Black's career took a "turn" in 1975 when she took the lead in Trilogy of Terror, a made-for-TV anthology film. (The "turn" reference comes from Hollywood Reporter, which to me comes off dismissive, as if she wasted her career. Of course, Black herself admitted it was a "mistake" when, in 2008, she told the Chicago Tribune, "I can tell you what happened, but it was sort of like a mistake. It’s like I went on a bad path and couldn’t find my way back.") And yet, her resume contains a long list of comedies and dramas well after Trilogy of Terror - she has over 150 film credits.
Of horror movies, Black starred in Alfred Hitchcock's final film, Family Plot; haunted house film Burnt Offerings; Tobe Hooper's Invaders from Mars; Larry Cohen's It's Alive III; Fred Olen Ray's Haunting Fear; and Rob Zombie's House of 1000 Corpses. Other, more forgettable horror flicks include Out of the Dark, Evil Spirits, Mirror Mirror, Children of the Night, Auntie Lee's Meat Pies, Children of the Corn: The Gathering, Soulkeeper, Curse of the Forty-Niner, Oooga Booga, and Dr. Rage.
Karen Black had been diagnosed with cancer in 2010, and her condition quickly deteriorated. In June she was transfered to a nursing facility in Los Angeles, where she passed earlier today. Her husband, Stephen Eckelberry, announced her death on his Facebook page.
The next American Horror Story: Coven teaser is here. "Pins and Needles" features a very real woman who is not too happy about being used as a human voodoo doll. With this season set in New Orleans, the home of voodoo in this country, there isn't a whole lot to decipher - unlike the last teaser, "Detention."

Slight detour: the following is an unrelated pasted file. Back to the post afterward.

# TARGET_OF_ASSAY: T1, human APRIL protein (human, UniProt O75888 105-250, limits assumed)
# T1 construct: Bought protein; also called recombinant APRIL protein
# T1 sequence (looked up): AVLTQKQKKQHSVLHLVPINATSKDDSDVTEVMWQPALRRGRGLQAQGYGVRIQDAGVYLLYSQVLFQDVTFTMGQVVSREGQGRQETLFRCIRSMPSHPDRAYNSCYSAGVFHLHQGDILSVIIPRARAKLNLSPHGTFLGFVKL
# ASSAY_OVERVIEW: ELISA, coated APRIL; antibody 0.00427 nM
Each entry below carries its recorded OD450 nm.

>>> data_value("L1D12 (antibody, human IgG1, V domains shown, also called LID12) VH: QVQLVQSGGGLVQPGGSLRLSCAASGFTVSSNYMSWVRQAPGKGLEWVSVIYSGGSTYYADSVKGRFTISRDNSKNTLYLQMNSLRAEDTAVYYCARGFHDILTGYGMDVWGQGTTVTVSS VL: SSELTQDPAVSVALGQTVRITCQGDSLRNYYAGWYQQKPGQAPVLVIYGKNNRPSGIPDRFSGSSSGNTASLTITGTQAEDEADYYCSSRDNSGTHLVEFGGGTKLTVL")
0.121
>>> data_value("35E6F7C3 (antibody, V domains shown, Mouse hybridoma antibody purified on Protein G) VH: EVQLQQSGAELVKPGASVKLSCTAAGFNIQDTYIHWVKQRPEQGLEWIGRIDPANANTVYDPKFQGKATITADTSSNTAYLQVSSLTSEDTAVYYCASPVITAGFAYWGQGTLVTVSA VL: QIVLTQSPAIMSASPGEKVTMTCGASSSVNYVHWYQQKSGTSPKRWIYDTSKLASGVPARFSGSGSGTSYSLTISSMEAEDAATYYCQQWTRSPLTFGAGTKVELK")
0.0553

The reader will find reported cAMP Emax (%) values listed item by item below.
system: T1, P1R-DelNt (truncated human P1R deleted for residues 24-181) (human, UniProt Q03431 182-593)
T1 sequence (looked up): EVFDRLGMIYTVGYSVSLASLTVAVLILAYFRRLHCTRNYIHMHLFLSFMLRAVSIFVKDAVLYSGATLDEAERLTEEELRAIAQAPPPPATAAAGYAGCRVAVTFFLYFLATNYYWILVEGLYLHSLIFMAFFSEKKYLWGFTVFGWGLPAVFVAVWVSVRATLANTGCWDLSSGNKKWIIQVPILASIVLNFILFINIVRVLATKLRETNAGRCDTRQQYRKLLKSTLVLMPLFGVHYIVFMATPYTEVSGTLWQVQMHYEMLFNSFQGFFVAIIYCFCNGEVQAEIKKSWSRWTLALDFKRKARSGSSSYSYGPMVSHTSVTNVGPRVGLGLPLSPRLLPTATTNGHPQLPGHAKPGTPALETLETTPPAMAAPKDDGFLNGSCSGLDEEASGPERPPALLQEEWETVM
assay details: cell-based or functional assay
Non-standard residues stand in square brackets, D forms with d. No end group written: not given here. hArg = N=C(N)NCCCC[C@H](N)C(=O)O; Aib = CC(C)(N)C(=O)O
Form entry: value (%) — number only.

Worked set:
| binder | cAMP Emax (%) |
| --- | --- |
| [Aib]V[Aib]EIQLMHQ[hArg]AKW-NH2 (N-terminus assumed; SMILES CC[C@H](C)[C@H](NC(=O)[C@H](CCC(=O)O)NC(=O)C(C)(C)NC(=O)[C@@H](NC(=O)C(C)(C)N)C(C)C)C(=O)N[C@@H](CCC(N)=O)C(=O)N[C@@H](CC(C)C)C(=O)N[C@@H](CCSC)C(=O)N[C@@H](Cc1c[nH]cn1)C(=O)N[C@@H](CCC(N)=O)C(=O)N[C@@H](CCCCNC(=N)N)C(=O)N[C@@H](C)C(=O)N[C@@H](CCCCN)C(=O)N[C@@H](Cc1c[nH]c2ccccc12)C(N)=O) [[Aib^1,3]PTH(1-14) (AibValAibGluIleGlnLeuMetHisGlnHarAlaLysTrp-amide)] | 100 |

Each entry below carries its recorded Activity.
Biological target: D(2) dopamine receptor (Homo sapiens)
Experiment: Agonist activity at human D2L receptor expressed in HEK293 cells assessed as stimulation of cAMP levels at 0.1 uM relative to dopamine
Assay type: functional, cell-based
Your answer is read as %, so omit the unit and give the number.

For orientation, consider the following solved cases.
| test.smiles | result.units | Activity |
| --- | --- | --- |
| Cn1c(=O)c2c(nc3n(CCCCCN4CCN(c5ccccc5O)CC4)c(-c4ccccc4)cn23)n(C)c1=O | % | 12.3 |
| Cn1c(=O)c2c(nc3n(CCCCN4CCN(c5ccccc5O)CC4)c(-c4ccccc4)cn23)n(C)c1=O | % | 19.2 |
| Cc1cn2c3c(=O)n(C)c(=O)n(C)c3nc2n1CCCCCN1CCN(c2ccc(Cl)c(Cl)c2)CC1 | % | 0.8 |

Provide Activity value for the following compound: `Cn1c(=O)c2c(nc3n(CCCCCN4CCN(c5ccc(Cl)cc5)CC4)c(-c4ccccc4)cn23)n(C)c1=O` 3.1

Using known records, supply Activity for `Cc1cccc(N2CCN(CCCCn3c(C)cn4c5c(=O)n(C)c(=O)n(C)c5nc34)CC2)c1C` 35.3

American Horror Story: Coven premieres on October 9th on FX.
Like most horror movie fans with a spare 90 minutes would be, I found myself slightly intrigued by the new VOD title called GallowWalkers. First off, that's one awful title. "GallowWalkers." Already I'm amused. Then we realize it's one of those rarest of treats: a horror / western combo. Amusement level rising. Upon even closer inspection (aka I read the synopsis) it sure seems like GallowWalkers is a western / horror / Blade wannabe, and yes, GallowWalkers does star Wesley "Blade" Snipes.
Obviously one is not expecting a master class in genre filmmaking from a film like this. At best a viewer can hope for a simple story, a few colorful characters, a small batch of action, and perhaps some worthwhile moments of horror-type-stuff. At worst... we get movies like GallowWalkers. It would take a team of veteran film critics working around the clock to catalog all the things that are wrong with this outrageously goofy movie, but for the sake of sanity, let's just keep it to the things that make the flick impossible to enjoy.
A. It makes no freaking sense whatsoever. Apparently Snipes plays a cursed gunslinger whose victims refuse to stay dead, which leads to a bunch of silly villains running around the old west looking a lot like Riff Raff from Rocky Horror. Tossed randomly into this woefully edited junk heap are subplots about A) the gunslinger's now-deceased whore of a mama, B) a dopey sidekick who shoots really well but serves no real purpose in the story, and C) a boss level ghoul bastard who wants the gunslinger's secrets because his son never managed to come back from the dead.
There are probably four or five more C-grade subplots and speeches I'm forgetting, but suffice to say that in addition to being edited in a blender, GallowWalkers seems to have been written on LSD. Rare is the genre flick that contains this many "howlers," but GallowWalkers is funnier by accident than Adam Sandler is on purpose. The actors look sadly confused beneath their inexplicably fake-looking blonde wigs, the "plot" is a dreary morass of convoluted flashbacks and indecipherable character exchanges, and (aside from a small dose of decent cinematography) the action scenes are beyond all comprehension.